The Keralan coastline is long and flat, edged by endless beach that unwinds like cream ribbon with a frilly, surfy edge from north to south. Behind the beach, coconut groves dotted with a few family houses and homestays are crisscrossed by sand paths that provide a shady respite from the glittery white heat of the beachfront. Our first homestay is situated in such a grove, around 500 m from the nearest road but only 50 m from the door of our room in a direct line through palm trees to the sea.
Colourful fishing boats are pulled up along the beach; they put out to sea in the early morning and evening, returning with some impressive catches – fish curry here can mean prawns, mackerel, crispy kingfish or great steaks of creamy tuna bought off the beach that day. The constant presence of fish attracts birds of prey, and at any time kites, short tailed eagles and many huge white headed fish eagles can be seen wheeling over the trees or swooping down to the smooth sea to snag up a surfacing fish in their great claws.
After a few days we moved a couple of hundred yards along the beach to a different homestay. Marari Beach Paradise only has three rooms and belongs to Mary and Martin, who is also captain and part owner of one of the local fishing boats. They are very friendly but speak almost no English so we generally communicate through their manager Rinjo. They are a happy and helpful bunch and we had great fun shopping with them in Alleppey for Christmas decorations at the market and then visiting a restaurant for lunch together.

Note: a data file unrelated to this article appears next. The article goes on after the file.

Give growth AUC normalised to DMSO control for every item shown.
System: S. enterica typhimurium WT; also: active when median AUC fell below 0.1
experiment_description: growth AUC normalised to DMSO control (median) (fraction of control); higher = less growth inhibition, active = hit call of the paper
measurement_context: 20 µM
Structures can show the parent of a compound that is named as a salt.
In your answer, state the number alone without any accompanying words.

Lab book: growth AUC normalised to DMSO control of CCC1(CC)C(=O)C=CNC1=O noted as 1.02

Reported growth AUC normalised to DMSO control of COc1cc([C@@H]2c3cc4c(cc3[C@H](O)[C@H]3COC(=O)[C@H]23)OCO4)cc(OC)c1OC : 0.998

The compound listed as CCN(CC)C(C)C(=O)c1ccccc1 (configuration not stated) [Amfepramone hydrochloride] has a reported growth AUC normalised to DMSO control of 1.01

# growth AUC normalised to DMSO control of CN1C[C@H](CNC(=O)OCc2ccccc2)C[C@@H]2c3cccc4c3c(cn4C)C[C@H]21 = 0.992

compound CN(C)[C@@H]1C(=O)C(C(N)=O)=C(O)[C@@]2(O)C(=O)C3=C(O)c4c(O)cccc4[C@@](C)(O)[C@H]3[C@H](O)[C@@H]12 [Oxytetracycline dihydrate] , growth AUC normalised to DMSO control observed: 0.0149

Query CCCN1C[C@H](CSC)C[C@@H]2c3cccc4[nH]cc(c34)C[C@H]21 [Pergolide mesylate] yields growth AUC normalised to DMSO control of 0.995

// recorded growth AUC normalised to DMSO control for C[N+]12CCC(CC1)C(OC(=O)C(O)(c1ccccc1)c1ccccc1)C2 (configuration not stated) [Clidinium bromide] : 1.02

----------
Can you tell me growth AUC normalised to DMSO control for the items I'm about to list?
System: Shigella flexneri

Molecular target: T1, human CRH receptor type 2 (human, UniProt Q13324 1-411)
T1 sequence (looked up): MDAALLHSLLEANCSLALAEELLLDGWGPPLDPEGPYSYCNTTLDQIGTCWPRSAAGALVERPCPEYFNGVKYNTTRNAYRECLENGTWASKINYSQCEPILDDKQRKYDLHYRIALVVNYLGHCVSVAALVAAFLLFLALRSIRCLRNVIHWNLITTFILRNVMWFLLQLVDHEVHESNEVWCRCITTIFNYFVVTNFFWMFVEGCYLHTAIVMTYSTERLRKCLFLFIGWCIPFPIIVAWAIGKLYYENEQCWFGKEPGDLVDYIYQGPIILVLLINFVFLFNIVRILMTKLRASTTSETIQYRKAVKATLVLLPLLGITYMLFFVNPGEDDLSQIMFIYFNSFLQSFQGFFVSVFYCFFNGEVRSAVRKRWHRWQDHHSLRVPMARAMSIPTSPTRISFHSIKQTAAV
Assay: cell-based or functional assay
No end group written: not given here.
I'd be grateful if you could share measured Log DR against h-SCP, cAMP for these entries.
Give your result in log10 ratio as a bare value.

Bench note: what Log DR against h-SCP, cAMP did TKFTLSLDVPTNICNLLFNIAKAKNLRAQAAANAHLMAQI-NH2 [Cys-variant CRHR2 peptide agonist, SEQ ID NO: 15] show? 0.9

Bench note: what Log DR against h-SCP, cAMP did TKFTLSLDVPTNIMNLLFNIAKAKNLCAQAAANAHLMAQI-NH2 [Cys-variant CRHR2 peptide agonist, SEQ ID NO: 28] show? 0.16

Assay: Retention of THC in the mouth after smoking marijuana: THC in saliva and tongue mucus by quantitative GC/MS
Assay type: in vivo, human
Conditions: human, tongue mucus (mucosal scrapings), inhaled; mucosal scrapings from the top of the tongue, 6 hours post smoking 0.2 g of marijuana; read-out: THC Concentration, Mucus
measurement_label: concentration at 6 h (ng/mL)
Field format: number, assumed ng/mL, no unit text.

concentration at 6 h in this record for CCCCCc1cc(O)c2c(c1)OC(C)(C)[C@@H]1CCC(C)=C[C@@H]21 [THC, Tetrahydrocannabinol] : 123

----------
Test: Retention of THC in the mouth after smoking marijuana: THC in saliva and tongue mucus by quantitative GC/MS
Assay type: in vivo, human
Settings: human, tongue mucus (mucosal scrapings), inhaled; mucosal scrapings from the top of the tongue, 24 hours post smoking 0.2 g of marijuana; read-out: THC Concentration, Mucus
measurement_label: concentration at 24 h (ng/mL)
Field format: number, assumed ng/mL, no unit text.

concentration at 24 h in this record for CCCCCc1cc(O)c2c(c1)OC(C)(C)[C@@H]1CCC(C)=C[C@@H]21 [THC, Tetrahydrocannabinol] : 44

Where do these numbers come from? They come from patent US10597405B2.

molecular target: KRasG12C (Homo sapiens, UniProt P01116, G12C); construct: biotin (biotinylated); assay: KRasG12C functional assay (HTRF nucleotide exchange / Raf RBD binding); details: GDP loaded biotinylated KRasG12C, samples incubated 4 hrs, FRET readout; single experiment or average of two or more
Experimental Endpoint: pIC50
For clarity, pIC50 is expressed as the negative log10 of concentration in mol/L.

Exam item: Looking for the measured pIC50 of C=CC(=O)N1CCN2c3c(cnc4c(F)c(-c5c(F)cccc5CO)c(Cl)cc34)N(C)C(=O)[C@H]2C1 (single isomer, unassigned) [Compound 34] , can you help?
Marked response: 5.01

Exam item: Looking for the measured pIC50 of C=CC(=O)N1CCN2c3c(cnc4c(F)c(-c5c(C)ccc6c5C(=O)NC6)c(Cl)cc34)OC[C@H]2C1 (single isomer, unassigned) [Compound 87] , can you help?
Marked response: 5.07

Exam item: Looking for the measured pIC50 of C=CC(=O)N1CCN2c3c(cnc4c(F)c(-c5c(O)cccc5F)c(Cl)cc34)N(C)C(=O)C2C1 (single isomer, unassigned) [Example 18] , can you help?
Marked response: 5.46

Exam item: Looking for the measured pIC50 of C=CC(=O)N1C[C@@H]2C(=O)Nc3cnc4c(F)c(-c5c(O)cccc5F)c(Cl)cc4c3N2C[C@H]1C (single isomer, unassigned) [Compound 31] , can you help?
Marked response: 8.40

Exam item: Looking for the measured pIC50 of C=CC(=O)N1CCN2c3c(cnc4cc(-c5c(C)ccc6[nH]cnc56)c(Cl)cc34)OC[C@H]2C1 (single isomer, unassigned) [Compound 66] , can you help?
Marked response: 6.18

Marari Beach Paradise is situated just behind the main fishing area on the beach. At first we weren’t too happy about this as we thought it would spoil our beach view and be noisy and smelly. In fact it has been really interesting as we’re in a prime position to see the boats come in and watch the men bring in their catch.
Rinjo is planning quite a big celebration at our homestay on Christmas Day for which the guests get to help with the cooking and preparation. There will be three guest couples, us from the U.K. one from France and one from Germany. The French couple speak a bit of English and the Germans will probably be fairly fluent, so we should all be able to muddle along enough to enjoy Christmas Day together. One thing that all of us Europeans would like is a beer or a glass of wine over Christmas. However, alcohol is very difficult to buy here, even though Kerala is not officially a “dry” state. Rinjo took us to the local booze shop – to access the counter you have to pass behind a screen wall and through a bizarre narrow section of metal barriers. The shop was manned by some very severe older men who did not seem happy that Paul asked for 6 bottles of beer – Rinjo had already vetoed asking for more than this. They also seemed disapproving of me being there at all. Although it is common knowledge that some Indian women drink, there is apparently an absolute taboo on them actually buying alcohol themselves, and any women being seen in such a place runs at the very least, the risk of damage to her reputation.